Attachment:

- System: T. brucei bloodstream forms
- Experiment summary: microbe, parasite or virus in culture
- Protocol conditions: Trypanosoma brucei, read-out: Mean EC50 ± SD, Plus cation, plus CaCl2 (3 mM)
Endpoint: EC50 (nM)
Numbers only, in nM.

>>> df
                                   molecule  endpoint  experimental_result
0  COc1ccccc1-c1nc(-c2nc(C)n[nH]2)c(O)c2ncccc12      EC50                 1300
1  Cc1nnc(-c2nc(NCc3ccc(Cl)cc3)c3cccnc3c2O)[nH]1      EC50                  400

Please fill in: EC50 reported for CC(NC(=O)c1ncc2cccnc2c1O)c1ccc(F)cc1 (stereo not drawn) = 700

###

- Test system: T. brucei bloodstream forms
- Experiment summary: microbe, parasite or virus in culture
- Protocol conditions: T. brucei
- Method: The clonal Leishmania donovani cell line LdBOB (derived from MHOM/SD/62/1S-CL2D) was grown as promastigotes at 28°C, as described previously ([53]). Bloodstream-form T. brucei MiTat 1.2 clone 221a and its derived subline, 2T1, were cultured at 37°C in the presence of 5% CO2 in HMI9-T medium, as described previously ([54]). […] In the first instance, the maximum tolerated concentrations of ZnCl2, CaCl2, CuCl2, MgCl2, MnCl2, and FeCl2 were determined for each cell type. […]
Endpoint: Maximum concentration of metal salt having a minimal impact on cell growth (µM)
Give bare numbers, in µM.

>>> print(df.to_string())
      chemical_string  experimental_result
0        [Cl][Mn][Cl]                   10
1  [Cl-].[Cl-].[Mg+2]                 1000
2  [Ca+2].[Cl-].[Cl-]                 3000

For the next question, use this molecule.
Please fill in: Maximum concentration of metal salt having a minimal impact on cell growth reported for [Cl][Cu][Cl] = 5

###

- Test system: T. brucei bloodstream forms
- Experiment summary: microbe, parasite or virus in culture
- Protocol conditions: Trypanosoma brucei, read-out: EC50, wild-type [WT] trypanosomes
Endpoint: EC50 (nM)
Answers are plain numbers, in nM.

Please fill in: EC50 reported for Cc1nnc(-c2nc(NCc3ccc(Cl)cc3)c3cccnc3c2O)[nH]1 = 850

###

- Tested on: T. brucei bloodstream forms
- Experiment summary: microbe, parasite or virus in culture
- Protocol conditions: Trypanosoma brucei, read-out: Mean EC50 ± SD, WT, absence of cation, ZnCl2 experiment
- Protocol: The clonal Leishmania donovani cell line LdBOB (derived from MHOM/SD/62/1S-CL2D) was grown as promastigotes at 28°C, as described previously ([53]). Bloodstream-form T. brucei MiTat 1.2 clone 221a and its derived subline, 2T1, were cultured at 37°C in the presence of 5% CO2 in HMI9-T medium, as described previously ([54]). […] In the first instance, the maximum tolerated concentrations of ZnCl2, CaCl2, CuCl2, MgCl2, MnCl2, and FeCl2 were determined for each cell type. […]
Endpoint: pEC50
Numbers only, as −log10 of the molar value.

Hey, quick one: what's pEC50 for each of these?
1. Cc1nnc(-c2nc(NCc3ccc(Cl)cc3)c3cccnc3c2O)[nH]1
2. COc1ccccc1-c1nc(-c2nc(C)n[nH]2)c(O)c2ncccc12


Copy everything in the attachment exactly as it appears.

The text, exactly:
- System: T. brucei bloodstream forms
- Experiment summary: microbe, parasite or virus in culture
- Protocol conditions: Trypanosoma brucei, read-out: Mean EC50 ± SD, Plus cation, plus CaCl2 (3 mM)
Endpoint: EC50 (nM)
Numbers only, in nM.

>>> df
                                   molecule  endpoint  experimental_result
0  COc1ccccc1-c1nc(-c2nc(C)n[nH]2)c(O)c2ncccc12      EC50                 1300
1  Cc1nnc(-c2nc(NCc3ccc(Cl)cc3)c3cccnc3c2O)[nH]1      EC50                  400

Please fill in: EC50 reported for CC(NC(=O)c1ncc2cccnc2c1O)c1ccc(F)cc1 (stereo not drawn) = 700

###

- Test system: T. brucei bloodstream forms
- Experiment summary: microbe, parasite or virus in culture
- Protocol conditions: T. brucei
- Method: The clonal Leishmania donovani cell line LdBOB (derived from MHOM/SD/62/1S-CL2D) was grown as promastigotes at 28°C, as described previously ([53]). Bloodstream-form T. brucei MiTat 1.2 clone 221a and its derived subline, 2T1, were cultured at 37°C in the presence of 5% CO2 in HMI9-T medium, as described previously ([54]). […] In the first instance, the maximum tolerated concentrations of ZnCl2, CaCl2, CuCl2, MgCl2, MnCl2, and FeCl2 were determined for each cell type. […]
Endpoint: Maximum concentration of metal salt having a minimal impact on cell growth (µM)
Give bare numbers, in µM.

>>> print(df.to_string())
      chemical_string  experimental_result
0        [Cl][Mn][Cl]                   10
1  [Cl-].[Cl-].[Mg+2]                 1000
2  [Ca+2].[Cl-].[Cl-]                 3000

For the next question, use this molecule.
Please fill in: Maximum concentration of metal salt having a minimal impact on cell growth reported for [Cl][Cu][Cl] = 5

###

- Test system: T. brucei bloodstream forms
- Experiment summary: microbe, parasite or virus in culture
- Protocol conditions: Trypanosoma brucei, read-out: EC50, wild-type [WT] trypanosomes
Endpoint: EC50 (nM)
Answers are plain numbers, in nM.

Please fill in: EC50 reported for Cc1nnc(-c2nc(NCc3ccc(Cl)cc3)c3cccnc3c2O)[nH]1 = 850

###

- Tested on: T. brucei bloodstream forms
- Experiment summary: microbe, parasite or virus in culture
- Protocol conditions: Trypanosoma brucei, read-out: Mean EC50 ± SD, WT, absence of cation, ZnCl2 experiment
- Protocol: The clonal Leishmania donovani cell line LdBOB (derived from MHOM/SD/62/1S-CL2D) was grown as promastigotes at 28°C, as described previously ([53]). Bloodstream-form T. brucei MiTat 1.2 clone 221a and its derived subline, 2T1, were cultured at 37°C in the presence of 5% CO2 in HMI9-T medium, as described previously ([54]). […] In the first instance, the maximum tolerated concentrations of ZnCl2, CaCl2, CuCl2, MgCl2, MnCl2, and FeCl2 were determined for each cell type. […]
Endpoint: pEC50
Numbers only, as −log10 of the molar value.

Hey, quick one: what's pEC50 for each of these?
1. Cc1nnc(-c2nc(NCc3ccc(Cl)cc3)c3cccnc3c2O)[nH]1
2. COc1ccccc1-c1nc(-c2nc(C)n[nH]2)c(O)c2ncccc12